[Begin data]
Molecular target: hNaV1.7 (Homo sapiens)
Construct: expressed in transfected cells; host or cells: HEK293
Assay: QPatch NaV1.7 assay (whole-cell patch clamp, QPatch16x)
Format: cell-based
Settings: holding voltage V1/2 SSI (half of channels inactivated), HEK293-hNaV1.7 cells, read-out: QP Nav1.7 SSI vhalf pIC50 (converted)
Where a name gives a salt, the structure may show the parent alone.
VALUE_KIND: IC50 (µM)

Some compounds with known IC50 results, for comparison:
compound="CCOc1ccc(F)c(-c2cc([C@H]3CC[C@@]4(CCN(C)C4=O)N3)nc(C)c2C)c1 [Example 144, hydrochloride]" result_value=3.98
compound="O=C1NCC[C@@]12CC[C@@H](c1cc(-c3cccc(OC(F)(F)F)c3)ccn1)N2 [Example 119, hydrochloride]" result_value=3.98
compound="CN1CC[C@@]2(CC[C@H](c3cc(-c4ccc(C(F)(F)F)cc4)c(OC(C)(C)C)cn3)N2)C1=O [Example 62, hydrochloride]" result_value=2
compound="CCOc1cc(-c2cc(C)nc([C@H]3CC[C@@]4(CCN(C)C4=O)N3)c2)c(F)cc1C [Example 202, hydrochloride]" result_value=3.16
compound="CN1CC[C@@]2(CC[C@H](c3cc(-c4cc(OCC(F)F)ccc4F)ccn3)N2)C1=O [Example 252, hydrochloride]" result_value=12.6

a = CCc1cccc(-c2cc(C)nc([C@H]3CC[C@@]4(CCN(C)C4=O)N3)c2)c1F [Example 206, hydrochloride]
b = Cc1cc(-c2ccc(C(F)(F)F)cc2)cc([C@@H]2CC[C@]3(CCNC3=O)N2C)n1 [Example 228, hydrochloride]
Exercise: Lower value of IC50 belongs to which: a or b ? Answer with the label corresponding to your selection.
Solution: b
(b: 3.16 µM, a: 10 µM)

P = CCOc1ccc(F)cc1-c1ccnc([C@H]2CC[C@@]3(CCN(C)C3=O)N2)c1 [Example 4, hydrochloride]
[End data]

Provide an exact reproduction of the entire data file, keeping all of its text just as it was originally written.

Molecular target: hNaV1.7 (Homo sapiens)
Construct: expressed in transfected cells; host or cells: HEK293
Assay: QPatch NaV1.7 assay (whole-cell patch clamp, QPatch16x)
Format: cell-based
Settings: holding voltage V1/2 SSI (half of channels inactivated), HEK293-hNaV1.7 cells, read-out: QP Nav1.7 SSI vhalf pIC50 (converted)
Where a name gives a salt, the structure may show the parent alone.
VALUE_KIND: IC50 (µM)

Some compounds with known IC50 results, for comparison:
compound="CCOc1ccc(F)c(-c2cc([C@H]3CC[C@@]4(CCN(C)C4=O)N3)nc(C)c2C)c1 [Example 144, hydrochloride]" result_value=3.98
compound="O=C1NCC[C@@]12CC[C@@H](c1cc(-c3cccc(OC(F)(F)F)c3)ccn1)N2 [Example 119, hydrochloride]" result_value=3.98
compound="CN1CC[C@@]2(CC[C@H](c3cc(-c4ccc(C(F)(F)F)cc4)c(OC(C)(C)C)cn3)N2)C1=O [Example 62, hydrochloride]" result_value=2
compound="CCOc1cc(-c2cc(C)nc([C@H]3CC[C@@]4(CCN(C)C4=O)N3)c2)c(F)cc1C [Example 202, hydrochloride]" result_value=3.16
compound="CN1CC[C@@]2(CC[C@H](c3cc(-c4cc(OCC(F)F)ccc4F)ccn3)N2)C1=O [Example 252, hydrochloride]" result_value=12.6

a = CCc1cccc(-c2cc(C)nc([C@H]3CC[C@@]4(CCN(C)C4=O)N3)c2)c1F [Example 206, hydrochloride]
b = Cc1cc(-c2ccc(C(F)(F)F)cc2)cc([C@@H]2CC[C@]3(CCNC3=O)N2C)n1 [Example 228, hydrochloride]
Exercise: Lower value of IC50 belongs to which: a or b ? Answer with the label corresponding to your selection.
Solution: b
(b: 3.16 µM, a: 10 µM)

P = CCOc1ccc(F)cc1-c1ccnc([C@H]2CC[C@@]3(CCN(C)C3=O)N2)c1 [Example 4, hydrochloride]